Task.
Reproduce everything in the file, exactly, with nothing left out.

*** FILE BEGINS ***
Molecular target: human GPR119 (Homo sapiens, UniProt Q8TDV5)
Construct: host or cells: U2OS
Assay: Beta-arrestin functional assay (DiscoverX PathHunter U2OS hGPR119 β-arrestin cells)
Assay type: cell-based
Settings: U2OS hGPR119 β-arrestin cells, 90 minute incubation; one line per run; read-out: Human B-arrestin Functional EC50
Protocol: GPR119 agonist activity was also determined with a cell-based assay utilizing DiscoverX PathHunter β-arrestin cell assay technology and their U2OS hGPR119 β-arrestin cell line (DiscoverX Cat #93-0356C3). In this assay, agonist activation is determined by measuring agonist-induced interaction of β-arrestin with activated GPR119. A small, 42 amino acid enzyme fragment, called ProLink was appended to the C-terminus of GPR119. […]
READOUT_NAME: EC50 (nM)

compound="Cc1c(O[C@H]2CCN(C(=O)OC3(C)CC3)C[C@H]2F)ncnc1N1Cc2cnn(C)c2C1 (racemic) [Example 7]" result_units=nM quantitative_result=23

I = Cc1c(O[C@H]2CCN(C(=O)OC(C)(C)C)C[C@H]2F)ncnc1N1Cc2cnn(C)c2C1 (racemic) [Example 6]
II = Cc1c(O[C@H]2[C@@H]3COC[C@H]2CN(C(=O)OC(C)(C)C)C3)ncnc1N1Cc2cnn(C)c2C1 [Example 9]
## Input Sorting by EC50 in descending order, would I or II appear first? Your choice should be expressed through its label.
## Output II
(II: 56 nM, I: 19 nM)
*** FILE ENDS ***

Molecular target: human GPR119 (Homo sapiens, UniProt Q8TDV5)
Construct: host or cells: U2OS
Assay: Beta-arrestin functional assay (DiscoverX PathHunter U2OS hGPR119 β-arrestin cells)
Assay type: cell-based
Settings: U2OS hGPR119 β-arrestin cells, 90 minute incubation; one line per run; read-out: Human B-arrestin Functional EC50
Protocol: GPR119 agonist activity was also determined with a cell-based assay utilizing DiscoverX PathHunter β-arrestin cell assay technology and their U2OS hGPR119 β-arrestin cell line (DiscoverX Cat #93-0356C3). In this assay, agonist activation is determined by measuring agonist-induced interaction of β-arrestin with activated GPR119. A small, 42 amino acid enzyme fragment, called ProLink was appended to the C-terminus of GPR119. […]
READOUT_NAME: EC50 (nM)

compound="Cc1c(O[C@H]2CCN(C(=O)OC3(C)CC3)C[C@H]2F)ncnc1N1Cc2cnn(C)c2C1 (racemic) [Example 7]" result_units=nM quantitative_result=23

I = Cc1c(O[C@H]2CCN(C(=O)OC(C)(C)C)C[C@H]2F)ncnc1N1Cc2cnn(C)c2C1 (racemic) [Example 6]
II = Cc1c(O[C@H]2[C@@H]3COC[C@H]2CN(C(=O)OC(C)(C)C)C3)ncnc1N1Cc2cnn(C)c2C1 [Example 9]
## Input Sorting by EC50 in descending order, would I or II appear first? Your choice should be expressed through its label.
## Output II
(II: 56 nM, I: 19 nM)